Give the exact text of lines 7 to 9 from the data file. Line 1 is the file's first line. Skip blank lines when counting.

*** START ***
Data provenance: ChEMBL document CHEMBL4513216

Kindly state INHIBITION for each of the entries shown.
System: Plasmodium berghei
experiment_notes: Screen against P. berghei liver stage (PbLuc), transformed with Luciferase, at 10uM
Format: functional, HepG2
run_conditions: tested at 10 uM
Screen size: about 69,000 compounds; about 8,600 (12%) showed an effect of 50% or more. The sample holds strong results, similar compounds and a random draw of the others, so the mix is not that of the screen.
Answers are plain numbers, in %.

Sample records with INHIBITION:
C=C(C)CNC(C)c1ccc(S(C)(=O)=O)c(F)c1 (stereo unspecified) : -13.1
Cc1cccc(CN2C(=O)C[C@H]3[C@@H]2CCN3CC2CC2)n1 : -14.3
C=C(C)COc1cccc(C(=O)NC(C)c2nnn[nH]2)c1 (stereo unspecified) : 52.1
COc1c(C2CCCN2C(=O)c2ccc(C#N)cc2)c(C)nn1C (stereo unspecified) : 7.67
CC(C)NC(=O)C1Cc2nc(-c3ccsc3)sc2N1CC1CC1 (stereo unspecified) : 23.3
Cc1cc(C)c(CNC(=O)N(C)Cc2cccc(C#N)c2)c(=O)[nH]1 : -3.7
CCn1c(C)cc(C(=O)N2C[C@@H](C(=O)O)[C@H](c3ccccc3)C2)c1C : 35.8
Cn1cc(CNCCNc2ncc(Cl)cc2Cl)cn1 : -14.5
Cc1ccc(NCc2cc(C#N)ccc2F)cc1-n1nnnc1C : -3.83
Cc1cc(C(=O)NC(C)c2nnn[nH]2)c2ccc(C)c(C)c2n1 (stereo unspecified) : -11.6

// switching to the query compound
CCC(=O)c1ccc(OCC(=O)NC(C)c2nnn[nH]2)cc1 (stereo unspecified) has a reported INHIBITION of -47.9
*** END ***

Screen size: about 69,000 compounds; about 8,600 (12%) showed an effect of 50% or more. The sample holds strong results, similar compounds and a random draw of the others, so the mix is not that of the screen.
Answers are plain numbers, in %.

Sample records with INHIBITION: